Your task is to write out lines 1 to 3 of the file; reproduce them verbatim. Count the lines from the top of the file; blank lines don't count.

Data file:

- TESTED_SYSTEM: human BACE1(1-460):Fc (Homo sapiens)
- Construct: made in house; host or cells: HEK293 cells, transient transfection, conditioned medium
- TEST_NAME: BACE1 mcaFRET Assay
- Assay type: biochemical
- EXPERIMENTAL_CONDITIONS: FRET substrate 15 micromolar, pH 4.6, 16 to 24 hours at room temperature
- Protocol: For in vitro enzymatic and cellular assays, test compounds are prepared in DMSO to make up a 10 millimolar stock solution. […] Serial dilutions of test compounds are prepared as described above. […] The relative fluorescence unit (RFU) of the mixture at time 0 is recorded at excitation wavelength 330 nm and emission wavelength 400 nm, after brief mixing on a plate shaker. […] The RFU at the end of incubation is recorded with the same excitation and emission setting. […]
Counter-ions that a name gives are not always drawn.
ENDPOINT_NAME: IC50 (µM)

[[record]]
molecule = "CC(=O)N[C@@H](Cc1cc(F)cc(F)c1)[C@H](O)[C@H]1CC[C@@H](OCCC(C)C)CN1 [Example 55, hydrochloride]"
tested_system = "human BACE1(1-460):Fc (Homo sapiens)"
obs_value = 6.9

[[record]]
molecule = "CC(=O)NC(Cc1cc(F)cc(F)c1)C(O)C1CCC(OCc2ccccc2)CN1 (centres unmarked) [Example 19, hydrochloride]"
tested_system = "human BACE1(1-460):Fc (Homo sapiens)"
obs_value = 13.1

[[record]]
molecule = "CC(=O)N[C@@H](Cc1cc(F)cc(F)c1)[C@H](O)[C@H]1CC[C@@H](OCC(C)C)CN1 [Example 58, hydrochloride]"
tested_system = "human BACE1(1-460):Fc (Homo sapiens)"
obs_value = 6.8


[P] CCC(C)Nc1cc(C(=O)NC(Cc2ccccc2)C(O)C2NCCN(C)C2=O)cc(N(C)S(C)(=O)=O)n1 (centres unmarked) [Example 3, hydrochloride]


- TESTED_SYSTEM: human BACE1(1-460):Fc (Homo sapiens)
- Construct: made in house; host or cells: HEK293 cells, transient transfection, conditioned medium
- TEST_NAME: BACE1 mcaFRET Assay